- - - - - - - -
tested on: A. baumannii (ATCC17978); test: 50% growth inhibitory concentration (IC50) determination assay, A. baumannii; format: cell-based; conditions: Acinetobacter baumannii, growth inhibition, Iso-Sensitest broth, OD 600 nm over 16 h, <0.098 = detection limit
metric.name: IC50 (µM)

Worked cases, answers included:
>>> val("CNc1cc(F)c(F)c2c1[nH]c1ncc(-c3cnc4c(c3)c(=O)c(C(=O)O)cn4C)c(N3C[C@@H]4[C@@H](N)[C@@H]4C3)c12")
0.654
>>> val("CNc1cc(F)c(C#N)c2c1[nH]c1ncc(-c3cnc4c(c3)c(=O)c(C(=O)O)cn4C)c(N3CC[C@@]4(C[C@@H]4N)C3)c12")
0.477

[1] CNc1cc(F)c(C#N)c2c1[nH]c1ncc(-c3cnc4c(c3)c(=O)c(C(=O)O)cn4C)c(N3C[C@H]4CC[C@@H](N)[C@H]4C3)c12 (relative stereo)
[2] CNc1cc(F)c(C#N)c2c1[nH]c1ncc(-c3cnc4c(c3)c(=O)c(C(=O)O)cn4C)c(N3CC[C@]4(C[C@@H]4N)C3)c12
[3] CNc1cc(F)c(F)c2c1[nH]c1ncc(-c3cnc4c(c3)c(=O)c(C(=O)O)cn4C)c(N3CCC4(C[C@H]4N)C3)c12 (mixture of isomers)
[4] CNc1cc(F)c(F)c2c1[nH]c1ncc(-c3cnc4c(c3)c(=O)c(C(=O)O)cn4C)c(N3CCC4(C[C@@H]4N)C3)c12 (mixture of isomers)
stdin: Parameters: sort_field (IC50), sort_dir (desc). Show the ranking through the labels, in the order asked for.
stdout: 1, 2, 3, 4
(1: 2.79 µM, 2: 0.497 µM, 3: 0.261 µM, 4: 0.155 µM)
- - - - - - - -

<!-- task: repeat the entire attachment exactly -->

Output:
tested on: A. baumannii (ATCC17978); test: 50% growth inhibitory concentration (IC50) determination assay, A. baumannii; format: cell-based; conditions: Acinetobacter baumannii, growth inhibition, Iso-Sensitest broth, OD 600 nm over 16 h, <0.098 = detection limit
metric.name: IC50 (µM)

Worked cases, answers included:
>>> val("CNc1cc(F)c(F)c2c1[nH]c1ncc(-c3cnc4c(c3)c(=O)c(C(=O)O)cn4C)c(N3C[C@@H]4[C@@H](N)[C@@H]4C3)c12")
0.654
>>> val("CNc1cc(F)c(C#N)c2c1[nH]c1ncc(-c3cnc4c(c3)c(=O)c(C(=O)O)cn4C)c(N3CC[C@@]4(C[C@@H]4N)C3)c12")
0.477

[1] CNc1cc(F)c(C#N)c2c1[nH]c1ncc(-c3cnc4c(c3)c(=O)c(C(=O)O)cn4C)c(N3C[C@H]4CC[C@@H](N)[C@H]4C3)c12 (relative stereo)
[2] CNc1cc(F)c(C#N)c2c1[nH]c1ncc(-c3cnc4c(c3)c(=O)c(C(=O)O)cn4C)c(N3CC[C@]4(C[C@@H]4N)C3)c12
[3] CNc1cc(F)c(F)c2c1[nH]c1ncc(-c3cnc4c(c3)c(=O)c(C(=O)O)cn4C)c(N3CCC4(C[C@H]4N)C3)c12 (mixture of isomers)
[4] CNc1cc(F)c(F)c2c1[nH]c1ncc(-c3cnc4c(c3)c(=O)c(C(=O)O)cn4C)c(N3CCC4(C[C@@H]4N)C3)c12 (mixture of isomers)
stdin: Parameters: sort_field (IC50), sort_dir (desc). Show the ranking through the labels, in the order asked for.
stdout: 1, 2, 3, 4
(1: 2.79 µM, 2: 0.497 µM, 3: 0.261 µM, 4: 0.155 µM)